Poland's Roman Catholic church plans to build a center devoted to interfaith dialogue in honor of late Pope John Paul II at the site in southern Poland where he toiled during the Nazi occupation of his country, a church official said Friday.
The center is to be named "Be Not Afraid" after one of the Polish-born pontiff's best-known mottos. Plans foresee it being built on land near Krakow where Karol Wojtyla, the future John Paul, performed forced labor in a quarry during World War II, said Rev. Robert Necek, spokesman for the Krakow Archbishop Stanislaw Dziwisz.
Necek said the idea for the project came from Dziwisz, John Paul's longtime personal secretary and friend who in August was installed as archbishop in the city where John Paul has served in the same position.
"This is an attempt to put the pope's teachings into practice," Necek told The Associated Press. "And to bring together people of good will, regardless of race and religion, from Krakow, from Poland and from the world."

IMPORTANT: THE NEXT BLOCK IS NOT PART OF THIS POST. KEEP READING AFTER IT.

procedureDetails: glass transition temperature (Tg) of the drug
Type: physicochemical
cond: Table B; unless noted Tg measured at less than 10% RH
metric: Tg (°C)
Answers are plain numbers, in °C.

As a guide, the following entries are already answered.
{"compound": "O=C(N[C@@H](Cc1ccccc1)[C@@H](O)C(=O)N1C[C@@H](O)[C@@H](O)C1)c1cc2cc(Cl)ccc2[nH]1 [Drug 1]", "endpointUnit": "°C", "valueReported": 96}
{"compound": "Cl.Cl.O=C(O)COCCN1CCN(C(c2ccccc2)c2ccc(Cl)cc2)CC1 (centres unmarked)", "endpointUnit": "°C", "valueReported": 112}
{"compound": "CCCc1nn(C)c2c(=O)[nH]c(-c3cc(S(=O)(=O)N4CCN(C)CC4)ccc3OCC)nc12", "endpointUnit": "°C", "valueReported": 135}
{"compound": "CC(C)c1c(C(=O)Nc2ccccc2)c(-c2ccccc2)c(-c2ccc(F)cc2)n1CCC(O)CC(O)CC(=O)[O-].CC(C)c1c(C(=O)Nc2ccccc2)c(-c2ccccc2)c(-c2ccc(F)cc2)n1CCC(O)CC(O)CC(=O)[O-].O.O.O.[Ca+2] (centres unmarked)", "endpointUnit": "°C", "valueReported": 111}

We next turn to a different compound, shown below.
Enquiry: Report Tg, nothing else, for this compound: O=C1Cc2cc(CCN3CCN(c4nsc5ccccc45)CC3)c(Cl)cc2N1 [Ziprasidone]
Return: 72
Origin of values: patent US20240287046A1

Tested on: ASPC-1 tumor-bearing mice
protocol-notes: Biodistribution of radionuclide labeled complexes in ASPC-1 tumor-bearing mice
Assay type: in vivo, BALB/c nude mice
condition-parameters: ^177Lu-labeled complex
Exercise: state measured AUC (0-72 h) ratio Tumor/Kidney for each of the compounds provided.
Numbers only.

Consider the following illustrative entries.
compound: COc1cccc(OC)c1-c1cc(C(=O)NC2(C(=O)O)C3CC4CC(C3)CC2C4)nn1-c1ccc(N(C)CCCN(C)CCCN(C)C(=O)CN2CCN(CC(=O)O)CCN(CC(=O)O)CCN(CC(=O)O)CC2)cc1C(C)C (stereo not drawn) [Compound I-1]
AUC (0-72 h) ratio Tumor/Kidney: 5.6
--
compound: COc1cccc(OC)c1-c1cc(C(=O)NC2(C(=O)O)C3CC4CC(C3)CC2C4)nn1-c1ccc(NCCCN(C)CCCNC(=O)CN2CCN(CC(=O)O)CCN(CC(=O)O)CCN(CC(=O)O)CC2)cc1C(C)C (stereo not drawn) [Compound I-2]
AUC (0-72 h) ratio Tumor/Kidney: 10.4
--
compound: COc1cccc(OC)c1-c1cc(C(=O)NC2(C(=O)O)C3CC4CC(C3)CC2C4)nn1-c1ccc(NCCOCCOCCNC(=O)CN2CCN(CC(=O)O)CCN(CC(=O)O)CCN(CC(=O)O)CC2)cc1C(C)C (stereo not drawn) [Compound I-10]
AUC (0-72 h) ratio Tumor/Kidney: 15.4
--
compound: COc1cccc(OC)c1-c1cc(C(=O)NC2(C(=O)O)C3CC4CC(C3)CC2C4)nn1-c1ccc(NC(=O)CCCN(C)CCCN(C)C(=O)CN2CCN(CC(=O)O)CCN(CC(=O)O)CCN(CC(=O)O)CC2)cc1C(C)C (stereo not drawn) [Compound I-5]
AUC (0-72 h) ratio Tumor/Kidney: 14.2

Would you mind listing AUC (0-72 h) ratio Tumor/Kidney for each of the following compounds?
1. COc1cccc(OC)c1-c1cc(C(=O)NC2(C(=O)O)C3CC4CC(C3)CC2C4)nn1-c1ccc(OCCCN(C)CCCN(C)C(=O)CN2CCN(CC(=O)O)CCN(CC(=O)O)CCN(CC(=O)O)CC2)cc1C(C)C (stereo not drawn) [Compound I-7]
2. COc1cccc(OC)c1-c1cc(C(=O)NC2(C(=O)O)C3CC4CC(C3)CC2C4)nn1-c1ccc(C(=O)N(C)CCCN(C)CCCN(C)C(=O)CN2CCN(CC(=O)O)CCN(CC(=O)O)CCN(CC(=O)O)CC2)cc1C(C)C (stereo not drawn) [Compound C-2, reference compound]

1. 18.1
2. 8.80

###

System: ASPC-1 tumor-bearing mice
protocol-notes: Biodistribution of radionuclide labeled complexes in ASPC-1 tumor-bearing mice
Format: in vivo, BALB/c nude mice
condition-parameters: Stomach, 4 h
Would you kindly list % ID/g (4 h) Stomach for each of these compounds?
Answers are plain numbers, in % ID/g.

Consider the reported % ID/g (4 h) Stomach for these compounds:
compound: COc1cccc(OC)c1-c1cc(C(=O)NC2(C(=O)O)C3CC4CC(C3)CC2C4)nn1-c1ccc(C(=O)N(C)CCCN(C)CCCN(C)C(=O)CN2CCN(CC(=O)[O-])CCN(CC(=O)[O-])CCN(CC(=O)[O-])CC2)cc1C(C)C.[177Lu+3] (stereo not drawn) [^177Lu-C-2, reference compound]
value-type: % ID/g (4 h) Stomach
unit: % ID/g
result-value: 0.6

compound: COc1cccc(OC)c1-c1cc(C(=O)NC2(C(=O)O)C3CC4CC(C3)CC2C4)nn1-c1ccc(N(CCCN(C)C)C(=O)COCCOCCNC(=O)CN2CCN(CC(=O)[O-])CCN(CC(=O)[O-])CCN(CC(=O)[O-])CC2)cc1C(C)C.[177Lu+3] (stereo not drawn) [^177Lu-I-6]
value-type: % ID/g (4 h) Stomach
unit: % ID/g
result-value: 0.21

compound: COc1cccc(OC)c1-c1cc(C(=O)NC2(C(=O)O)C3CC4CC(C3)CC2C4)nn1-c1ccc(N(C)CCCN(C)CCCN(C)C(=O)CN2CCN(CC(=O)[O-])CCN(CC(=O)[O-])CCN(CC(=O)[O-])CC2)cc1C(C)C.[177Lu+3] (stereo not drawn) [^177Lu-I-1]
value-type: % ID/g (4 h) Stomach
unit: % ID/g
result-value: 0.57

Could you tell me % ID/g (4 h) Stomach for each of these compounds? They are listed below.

Necek declined to give more details. He said Dziwisz would give more details about the project during a Mass on Sunday, a national day of remembrance for John Paul throughout his native land.
The Zycie Warszawy daily reported that the center would include a museum, a library, exhibition halls, a boarding school, a hospital, a conference hall and sports facilities, the AP says.
John Paul was much loved and respected in overwhelmingly Roman Catholic Poland and various events and projects have been started to honor him after his death on April 2.
Among them, the parliament voted to make Oct. 16 a national day of remembrance. It was on Oct. 16, 1978 that Wojtyla was elected pope.